Category Archives: seasons
Is anything as uplifting and joyful as that first exuberant burst of blossom in early Spring? My spirit soars when I meander down the village lanes accompanied by clouds of gentle blossom – and new buds giving the promise of more to come. My appreciation of the seasons seems to intensify each year since we came to live in the English countryside. And of all the seasonal changes, the colour and light of Spring is especially welcome. Walking to the village school with our son and his little friends each morning, I point out all the little blooms and buds. But little boys are really much more interested in discussing Lego and trains!
Never mind, on the walk back home I can linger a bit, perhaps with my camera, and perhaps to find a blossom or two to make a Spring posy.
When the sun is shining, I love to take my lunch out into the garden. What to cook? I think some classic fishcakes are just the thing, with a fresh salad on the side. Golden and crispy, delicate yet satisfying. I made these with Haddock, but you can use any firm white fish (without bones) or if you are feeling indulgent, with crab or little prawns. All delicious!
Out comes the trusty folding table. It’s actually a decorating table that’s never been used for wallpapering – much more useful to pop open for an impromptu lunch! A bit of white lace, my jar of flowers … and it’s ready for service.
Things have been quite busy of late and I have lots of projects on the go. And getting to know this new garden is one of those projects. All sorts of surprises are emerging – little primroses dotting the grass like jewels, cheerful daffodils, tulips and the first signs of peonies. It’s very exciting.(To me!)
More soon. x
Blossom! All the trees around here are starting to burst into joyful exuberant bloom and I just love it. Nothing evokes springtime, optimism and bright beginnings quite as well as nature cloaked in a mass of petals. The tulips, daffodils and other bulbs are all lovely, but for me, it’s the blossom that really gives life a lift. So beautiful, these delicate petals and colours, and so fleeting too. You just have to stop and enjoy them as they last. So, blessed with some gentle sunshine this week, we are taking our aperitifs to the garden!
If you are like me, you’ll enjoy a little savoury treat with your drink. And these little cheesy, nutty biscuits are just the thing. The problem is only that they are so tasty and moreish (that’s a word from my childhood!) that it’s hard to stop from eating too many. Never mind, I have a robust appetite and it’s not readily ruined. These biscuits are quick and simple to make, and you can even prepare the dough in advance, shape it into a cylinder and freeze it. Then when you wish to bake the sables, just allow it to barely defrost so you can slice the little rounds and bake.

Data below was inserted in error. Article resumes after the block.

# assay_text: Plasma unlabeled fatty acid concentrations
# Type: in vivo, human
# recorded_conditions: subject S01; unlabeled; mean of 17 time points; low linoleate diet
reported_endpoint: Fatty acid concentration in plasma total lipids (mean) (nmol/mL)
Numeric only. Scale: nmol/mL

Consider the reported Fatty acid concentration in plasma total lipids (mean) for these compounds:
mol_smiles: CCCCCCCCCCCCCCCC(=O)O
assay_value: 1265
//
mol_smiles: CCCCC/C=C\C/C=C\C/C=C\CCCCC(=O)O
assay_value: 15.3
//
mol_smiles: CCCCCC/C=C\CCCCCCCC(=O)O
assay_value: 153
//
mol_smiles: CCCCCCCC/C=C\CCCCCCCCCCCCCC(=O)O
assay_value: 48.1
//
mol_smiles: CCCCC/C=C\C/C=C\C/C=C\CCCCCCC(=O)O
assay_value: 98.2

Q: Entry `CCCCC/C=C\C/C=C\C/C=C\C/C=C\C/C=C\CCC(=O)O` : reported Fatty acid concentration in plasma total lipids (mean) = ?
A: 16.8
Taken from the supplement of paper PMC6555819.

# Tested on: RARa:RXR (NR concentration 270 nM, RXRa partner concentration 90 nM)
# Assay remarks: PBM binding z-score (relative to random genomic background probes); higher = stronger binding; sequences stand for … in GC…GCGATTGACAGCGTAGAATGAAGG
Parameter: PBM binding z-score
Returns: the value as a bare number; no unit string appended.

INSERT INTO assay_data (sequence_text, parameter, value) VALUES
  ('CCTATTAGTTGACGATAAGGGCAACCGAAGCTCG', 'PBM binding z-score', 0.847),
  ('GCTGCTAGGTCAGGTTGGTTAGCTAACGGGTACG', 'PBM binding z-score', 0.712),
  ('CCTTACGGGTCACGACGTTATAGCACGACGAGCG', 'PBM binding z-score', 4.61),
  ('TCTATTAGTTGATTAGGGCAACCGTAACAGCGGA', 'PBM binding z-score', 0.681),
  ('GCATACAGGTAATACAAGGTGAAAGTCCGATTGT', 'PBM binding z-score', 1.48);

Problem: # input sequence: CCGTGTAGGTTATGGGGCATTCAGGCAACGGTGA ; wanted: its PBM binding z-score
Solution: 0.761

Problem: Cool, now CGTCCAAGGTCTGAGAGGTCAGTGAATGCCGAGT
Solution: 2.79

In this recipe I used a strong, sharp cheddar and pecan nuts. But like most things I cook, it’s all variable! Try a version with gruyere or blue cheese and walnuts, or parmesan and sesame, poppy, caraway, onion seeds, paprika…
I wish it weren’t so, but we tend to hibernate a bit during the winter months in England. I feel much more inclined to socialise and entertain when the sun is shining. Living most of my life in sunny climates, I never noticed this – it’s one of those things that we are aware of with the distinct seasons we have in England. So here’s to Spring, Summer to come, warmer weather, friends and fun.
As always, thanks for visiting and please do leave me a comment if you wish. I love to get the links to your sites and blogs too. Or keep in touch on twitter!
More soon. P.
Sometimes it’s only the old favourites that will do. Those wonderful, comforting dishes that nourish the body and make you feel happy. For me, leeks and potatoes are one of those glorious long standing marriages of pure comfort and deliciousness. Together in a simple soup they are real harmony. Recently, I’ve really been craving those nourishing foods so I’ve been enjoying lots of this lovely soup. I like to add other richly nutritious greens like watercress or spinach for an extra boost of goodness.
Do you remember last time I mentioned that my lovely husband has been doing a little more of the cooking lately? I’ve been been trying to teach him a bit as he goes along. Some people are not natural cooks are they? (It’s that good old diplomatic side of me speaking here!) I firmly believe that everyone can cook, it’s a matter of common sense and if nothing else you can always follow a decent recipe. But that real magic, that blend of art and chemistry that makes for the yummiest food, well it’s an instinctive thing isn’t it? I wouldn’t say that D is a natural cook. But given the chance – and he doesn’t get much chance with me in the way all the time – he does really well. In fact, he is now a master of this lovely soup. It’s actually even nicer because he’s made it for me, and that makes me feel very happy.
It has been a proper old winter, this one. Bitterly cold on many days, dull and gloomy at times too. It’s got a quiet beauty about it though, doesn’t it? I still love to go out walking even though I don’t really like being cold. There is always something interesting to see in the stark winter landscape and I love to see the horses, cows and piggies in the fields around our village. And then come home to a big warm bowl of nourishing, homemade soup.
If you feel like sharing any thoughts or ideas or sending me a link to your website/blog, please do leave a comment. It’s always wonderful to hear your thoughts.
Otherwise, until next time. With some more vibrant colours I think. P.